TOXIC TORTS: Tough on Talcum-Court sets Preferential Trial Date For Talcum Case


The judge overseeing California's coordinated docket for talcum powder cases has scheduled the first trial date, a significant event for companies and businesses that have talcum powder products. On January 30, 2017, at a hearing for Plaintiff Eva Echeverria's motion for trial preference, Judge Maren Nelson of the California Superior Court for Los Angeles County set trial in the case of Johnson & Johnson Talcum Powder Cases, JCCP No. 4872, for July 3, 2017.

This involves the claims of Plaintiff Eva Echeverria, who purportedly used Johnson & Johnson's talcum based baby powder and absorbent body powder for decades. She claims that her exposure to talcum powder was a substantial factor in causing her ovarian cancer, as well as causing her pain and suffering. Previously in the litigation, Echeverria moved for trial preference, claiming that she did not expect to live beyond the next six months due to her ovarian cancer.

Two of the defendants, Johnson & Johnson and Imerys Talc, opposed Echeverria's motion for preference, arguing that her motion would not only undermine the Court's coordination efforts, but also that there was insufficient time for discovery. Moreover, the defendants argued that Echeverria's motion failed to provide sufficient evidence in support of her motion, arguing that there is little scientific research regarding talcum powder's connection with cancer, especially ovarian cancer.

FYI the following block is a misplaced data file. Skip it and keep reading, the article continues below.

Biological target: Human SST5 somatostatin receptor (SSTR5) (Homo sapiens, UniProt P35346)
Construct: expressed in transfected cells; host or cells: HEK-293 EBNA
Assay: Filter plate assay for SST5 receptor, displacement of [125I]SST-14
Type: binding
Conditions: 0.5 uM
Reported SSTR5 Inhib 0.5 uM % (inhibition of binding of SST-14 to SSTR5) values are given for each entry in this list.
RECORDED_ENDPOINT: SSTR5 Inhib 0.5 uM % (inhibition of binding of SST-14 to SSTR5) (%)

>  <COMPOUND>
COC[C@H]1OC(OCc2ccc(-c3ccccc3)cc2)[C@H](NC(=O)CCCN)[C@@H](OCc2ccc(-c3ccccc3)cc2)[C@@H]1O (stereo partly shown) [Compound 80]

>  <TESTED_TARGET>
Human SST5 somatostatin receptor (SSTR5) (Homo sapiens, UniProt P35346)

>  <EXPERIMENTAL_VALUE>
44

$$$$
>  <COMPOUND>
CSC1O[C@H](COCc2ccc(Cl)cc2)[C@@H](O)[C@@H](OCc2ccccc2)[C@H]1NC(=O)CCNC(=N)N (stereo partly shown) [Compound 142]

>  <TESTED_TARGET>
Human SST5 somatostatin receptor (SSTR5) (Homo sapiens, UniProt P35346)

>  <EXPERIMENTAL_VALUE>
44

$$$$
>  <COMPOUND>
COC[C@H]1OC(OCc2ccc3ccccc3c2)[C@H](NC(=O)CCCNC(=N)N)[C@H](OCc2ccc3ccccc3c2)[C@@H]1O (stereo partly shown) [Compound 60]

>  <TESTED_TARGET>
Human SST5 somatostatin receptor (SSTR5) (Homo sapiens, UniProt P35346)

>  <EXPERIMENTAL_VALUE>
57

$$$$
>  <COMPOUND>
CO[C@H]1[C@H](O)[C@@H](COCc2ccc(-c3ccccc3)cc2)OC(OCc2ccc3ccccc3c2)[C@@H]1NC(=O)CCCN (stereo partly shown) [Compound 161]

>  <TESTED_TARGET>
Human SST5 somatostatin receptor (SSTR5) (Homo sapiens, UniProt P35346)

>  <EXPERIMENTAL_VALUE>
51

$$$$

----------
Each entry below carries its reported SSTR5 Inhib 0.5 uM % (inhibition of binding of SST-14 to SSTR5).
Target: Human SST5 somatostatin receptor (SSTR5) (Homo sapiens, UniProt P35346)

In reply, Plaintiff Echeverria provided three declarations from two oncologists, one of whom had been treating her since 2007, to support her argument for preferential trial dates due to her declining health. With supporting declarations of her doctors, Echeverria argued that her ovarian cancer was resistant to treatment, that she had been hospitalized in relation to her ovarian cancer, and that she had a grave prognosis. Echeverria also argued that the defendants failed to provide medical evidence to contradict the declarations made by her oncologists with regards to the seriousness of her ovarian cancer. Moreover, Echeverria argued that the early trial date would not interfere with the Court's efforts in coordinating the cases, arguing that her counsel could both prepare her own case for trial while furthering the coordinated case proceeding. Ultimately, Judge Nelson agreed with the plaintiff, and set a preference trial date for July 3, 2017.

California's coordinated docket for talcum powder cases, as well as the upcoming trial for the Johnson & Johnson Talcum Powder Cases in July 2017, should place companies and businesses on alert. As previously reported, in prior cases involving talcum powder, plaintiffs received large awards; including a $70 million verdict for a plaintiff suffering from ovarian cancer. Despite the dearth of research regarding the connection between talcum powder exposure and cancers such as ovarian cancer, California's court system has taken a serious interest in these talc cases, as demonstrated by the court's efforts to coordinate the cases. Companies with talcum products should be aware of the court's willingness to set a preference trial in talcum cases, despite few scientific studies linking talc to cancer and despite the Los Angeles County court's efforts to have a coordinated talcum powder docket.

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